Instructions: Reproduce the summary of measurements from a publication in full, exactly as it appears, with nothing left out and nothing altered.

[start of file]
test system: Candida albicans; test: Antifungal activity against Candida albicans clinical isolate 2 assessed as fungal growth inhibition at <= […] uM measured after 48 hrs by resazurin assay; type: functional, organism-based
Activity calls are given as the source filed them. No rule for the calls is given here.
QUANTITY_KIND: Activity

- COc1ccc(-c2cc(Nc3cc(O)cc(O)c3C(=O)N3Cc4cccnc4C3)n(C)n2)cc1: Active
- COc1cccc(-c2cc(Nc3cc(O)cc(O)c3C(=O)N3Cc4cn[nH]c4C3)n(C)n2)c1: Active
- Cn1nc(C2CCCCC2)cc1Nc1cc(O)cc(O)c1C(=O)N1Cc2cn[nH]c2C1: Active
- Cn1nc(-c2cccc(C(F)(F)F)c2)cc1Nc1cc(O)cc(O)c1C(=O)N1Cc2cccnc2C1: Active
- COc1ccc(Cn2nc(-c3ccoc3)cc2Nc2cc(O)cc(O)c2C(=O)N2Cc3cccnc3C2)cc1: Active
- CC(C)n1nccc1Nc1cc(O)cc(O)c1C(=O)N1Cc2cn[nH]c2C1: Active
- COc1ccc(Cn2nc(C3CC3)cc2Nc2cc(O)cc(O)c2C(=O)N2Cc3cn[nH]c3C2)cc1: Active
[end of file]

test system: Candida albicans; test: Antifungal activity against Candida albicans clinical isolate 2 assessed as fungal growth inhibition at <= […] uM measured after 48 hrs by resazurin assay; type: functional, organism-based
Activity calls are given as the source filed them. No rule for the calls is given here.
QUANTITY_KIND: Activity

- COc1ccc(-c2cc(Nc3cc(O)cc(O)c3C(=O)N3Cc4cccnc4C3)n(C)n2)cc1: Active
- COc1cccc(-c2cc(Nc3cc(O)cc(O)c3C(=O)N3Cc4cn[nH]c4C3)n(C)n2)c1: Active
- Cn1nc(C2CCCCC2)cc1Nc1cc(O)cc(O)c1C(=O)N1Cc2cn[nH]c2C1: Active
- Cn1nc(-c2cccc(C(F)(F)F)c2)cc1Nc1cc(O)cc(O)c1C(=O)N1Cc2cccnc2C1: Active
- COc1ccc(Cn2nc(-c3ccoc3)cc2Nc2cc(O)cc(O)c2C(=O)N2Cc3cccnc3C2)cc1: Active
- CC(C)n1nccc1Nc1cc(O)cc(O)c1C(=O)N1Cc2cn[nH]c2C1: Active
- COc1ccc(Cn2nc(C3CC3)cc2Nc2cc(O)cc(O)c2C(=O)N2Cc3cn[nH]c3C2)cc1: Active